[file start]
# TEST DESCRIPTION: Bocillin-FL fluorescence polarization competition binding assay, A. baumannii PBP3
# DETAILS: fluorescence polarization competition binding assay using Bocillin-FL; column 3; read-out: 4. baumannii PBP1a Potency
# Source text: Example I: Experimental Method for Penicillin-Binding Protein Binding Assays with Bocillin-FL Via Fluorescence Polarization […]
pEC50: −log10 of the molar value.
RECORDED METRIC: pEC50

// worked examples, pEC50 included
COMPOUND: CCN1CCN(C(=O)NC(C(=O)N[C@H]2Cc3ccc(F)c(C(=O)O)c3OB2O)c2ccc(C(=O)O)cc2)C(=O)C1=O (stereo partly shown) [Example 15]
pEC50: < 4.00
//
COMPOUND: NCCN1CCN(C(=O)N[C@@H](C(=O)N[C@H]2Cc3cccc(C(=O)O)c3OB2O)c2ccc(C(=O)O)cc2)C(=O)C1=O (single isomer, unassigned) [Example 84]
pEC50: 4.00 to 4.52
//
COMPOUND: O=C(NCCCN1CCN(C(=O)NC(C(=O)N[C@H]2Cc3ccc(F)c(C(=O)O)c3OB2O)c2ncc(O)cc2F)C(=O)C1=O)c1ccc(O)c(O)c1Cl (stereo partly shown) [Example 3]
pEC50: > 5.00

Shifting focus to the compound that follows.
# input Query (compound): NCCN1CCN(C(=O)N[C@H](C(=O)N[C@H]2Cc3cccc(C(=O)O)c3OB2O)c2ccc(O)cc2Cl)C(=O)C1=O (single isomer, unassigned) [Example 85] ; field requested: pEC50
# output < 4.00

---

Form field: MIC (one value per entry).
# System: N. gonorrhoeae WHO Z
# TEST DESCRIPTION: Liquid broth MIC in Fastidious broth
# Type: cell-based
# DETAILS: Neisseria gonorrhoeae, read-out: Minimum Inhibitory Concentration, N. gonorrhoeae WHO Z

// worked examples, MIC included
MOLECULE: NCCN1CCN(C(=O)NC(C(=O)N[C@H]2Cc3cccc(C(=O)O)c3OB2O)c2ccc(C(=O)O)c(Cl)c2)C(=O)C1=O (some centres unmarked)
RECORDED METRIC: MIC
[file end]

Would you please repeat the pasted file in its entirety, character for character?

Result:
# TEST DESCRIPTION: Bocillin-FL fluorescence polarization competition binding assay, A. baumannii PBP3
# DETAILS: fluorescence polarization competition binding assay using Bocillin-FL; column 3; read-out: 4. baumannii PBP1a Potency
# Source text: Example I: Experimental Method for Penicillin-Binding Protein Binding Assays with Bocillin-FL Via Fluorescence Polarization […]
pEC50: −log10 of the molar value.
RECORDED METRIC: pEC50

// worked examples, pEC50 included
COMPOUND: CCN1CCN(C(=O)NC(C(=O)N[C@H]2Cc3ccc(F)c(C(=O)O)c3OB2O)c2ccc(C(=O)O)cc2)C(=O)C1=O (stereo partly shown) [Example 15]
pEC50: < 4.00
//
COMPOUND: NCCN1CCN(C(=O)N[C@@H](C(=O)N[C@H]2Cc3cccc(C(=O)O)c3OB2O)c2ccc(C(=O)O)cc2)C(=O)C1=O (single isomer, unassigned) [Example 84]
pEC50: 4.00 to 4.52
//
COMPOUND: O=C(NCCCN1CCN(C(=O)NC(C(=O)N[C@H]2Cc3ccc(F)c(C(=O)O)c3OB2O)c2ncc(O)cc2F)C(=O)C1=O)c1ccc(O)c(O)c1Cl (stereo partly shown) [Example 3]
pEC50: > 5.00

Shifting focus to the compound that follows.
# input Query (compound): NCCN1CCN(C(=O)N[C@H](C(=O)N[C@H]2Cc3cccc(C(=O)O)c3OB2O)c2ccc(O)cc2Cl)C(=O)C1=O (single isomer, unassigned) [Example 85] ; field requested: pEC50
# output < 4.00

---

Form field: MIC (one value per entry).
# System: N. gonorrhoeae WHO Z
# TEST DESCRIPTION: Liquid broth MIC in Fastidious broth
# Type: cell-based
# DETAILS: Neisseria gonorrhoeae, read-out: Minimum Inhibitory Concentration, N. gonorrhoeae WHO Z

// worked examples, MIC included
MOLECULE: NCCN1CCN(C(=O)NC(C(=O)N[C@H]2Cc3cccc(C(=O)O)c3OB2O)c2ccc(C(=O)O)c(Cl)c2)C(=O)C1=O (some centres unmarked)
RECORDED METRIC: MIC